The substrate-ferrule braze joint 48 is preferably formed of 99.9% or purer gold or a nickel-gold alloy that adheres to the metallization layer 140 on substrate edge 46 and to the ferrule wall 22 and provides a hermetic seal of the ferrule 20 with the metal-ceramic substrate 40. The substrate-ferrule braze joint 48 may also be formed of: (a) gold alloys comprising gold and at least one of titanium, niobium, vanadium, nickel, molybdenum, platinum, palladium, ruthenium, silver, rhodium, osmium, indium, and alloys, mixtures and thereof; (b) copper-silver alloys, including copper-silver eutectic alloys, comprising copper and silver and optionally at least one of indium, titanium, tin, gallium, palladium, platinum, and alloys, mixtures and combinations thereof; and (c) silver-palladium-gallium alloys.

The filtered feedthrough assembly 10 thus provides a plurality of miniaturized, electrically isolated, and capacitively filtered, electrical conductors formed of conductive path 50 and 110 extending between a respective internal bonding pad 120 of the internally disposed portion 12 and bonding button 70 of the externally disposed portion 14 when the feedthrough assembly 10 is affixed into an opening 204 in the case 202 of the electronic device, e.g., the IMD 200 of FIGS. 8 and 9. The case 202 for an IMD is preferably fabricated of titanium, and the ferrule flange 32 is welded thereto. The ferrule 20 is preferably formed of niobium because niobium has a comparable CTE to the CTE of AlO2 which is a preferred substrate ceramic material. However, the ferrule may be formed of titanium, titanium alloys such as titanium-6Al-4V or titanium-vanadium, platinum, molybdenum, zirconium, tantalum, vanadium, tungsten, iridium, rhodium, rhenium, osmium, ruthenium, palladium, silver, and alloys, mixtures and combinations thereof.

FIG. 10 is a flow chart illustrating the steps of fabricating the multi-layer, co-fired metal-ceramic substrate 40 adapted to be brazed with the capacitive filter array 90 formed in the steps of FIG. 11, the ferrule 20, and other components in the steps of FIG. 12. In step S100 the ceramic layers 52-60 are preferably tape cast from conventional ceramic or low temperature co-fired ceramic, such as alumina, aluminum nitride, beryllium oxide, silicon dioxide, etc., that has a CTE compatible with the CTE of the material of the ferrule 20. Preferably, 88%-96% pure alumina (AlO2) is tape cast using conventional “green sheet” techniques on glass-ceramic or MYLAR support materials. In general, such techniques start with a ceramic slurry formed by mixing a ceramic particulate, a thermoplastic polymer and solvents. This slurry is spread into ceramic sheets of predetermined thickness, typically about 0.006-0.010 inches thick, from which the solvents are volitized, leaving self-supporting flexible green sheets.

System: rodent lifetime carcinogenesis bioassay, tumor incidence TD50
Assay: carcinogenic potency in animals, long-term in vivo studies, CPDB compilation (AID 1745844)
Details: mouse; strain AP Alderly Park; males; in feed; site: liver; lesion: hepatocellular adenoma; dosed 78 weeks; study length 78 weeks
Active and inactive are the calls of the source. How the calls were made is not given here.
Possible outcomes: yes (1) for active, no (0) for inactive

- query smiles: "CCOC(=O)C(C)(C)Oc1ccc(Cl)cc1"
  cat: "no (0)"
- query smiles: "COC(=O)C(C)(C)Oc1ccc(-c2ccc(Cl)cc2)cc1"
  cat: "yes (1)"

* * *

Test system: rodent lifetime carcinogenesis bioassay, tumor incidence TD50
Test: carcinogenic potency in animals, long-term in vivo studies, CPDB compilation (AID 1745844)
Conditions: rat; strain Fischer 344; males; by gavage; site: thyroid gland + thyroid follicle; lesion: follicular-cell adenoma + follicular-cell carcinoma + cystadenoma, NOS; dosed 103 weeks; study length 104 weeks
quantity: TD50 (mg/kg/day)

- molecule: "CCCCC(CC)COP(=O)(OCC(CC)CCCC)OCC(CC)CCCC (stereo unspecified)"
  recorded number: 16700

In step S102, the holes that will be filled with conductive material to form the vias 62-68 of each conductive path 50 and the aligned ground vias, as well as the button cavities 80 of the layer 60 are made, using any conventional technique, such as drilling, punching, laser cutting, etc., through each of the green sheets from which the ceramic layers 52-60 are formed. The vias 42 may have a size appropriate for the path spacing, with about a 0.004 inch diameter hole being appropriate for 0.020 inch center to center path spacing.

In step S104, the via holes are filled with a paste of refractory metal, e.g., tungsten, molybdenum, or tantalum paste, preferably using screen printing. In step S104, the conductive traces, e.g. traces 72, 74, 76, are also applied to particular surface areas of the ceramic layers 52-60 over the vias. The traces may comprise an electrical conductor, such as copper, aluminum, or a refractory metal paste, that may be deposited on the green sheets using conventional techniques. The traces may be deposited, sprayed, screened, dipped, plated, etc. onto the green sheets. The traces may have a center to center spacing as small as about 0.020 inch (smaller spacing may be achievable as trace forming technology advances) so that a conductive path density of associated vias and traces of up to 50 or more paths per inch may be achieved.

In these ways, the via holes are filled and the conductive traces are applied to the green sheets before they are stacked and laminated in step S106 using a mechanical or hydraulic press for firing. The stacked and laminated ceramic layers are trimmed to the external edge dimensions sufficient to fit within the ferrule opening, taking into account any shrinkage that may occur from co-firing of the stacked layers. In step S110, the assembly of the stacked, laminated and trimmed green sheets is co-fired to drive off the resin and sinter the particulate together into a multi-layer metal-ceramic substrate 40 of higher density than the green sheets forming the layers 52-60. The green sheets shrink in thickness when fired such that a 0.006 inch thick green sheet typically shrinks to a layer thickness of about 0.005 inch. The green sheets may be fired using conventional techniques, with low temperature co-fired ceramic techniques being recommended when copper or aluminum are used.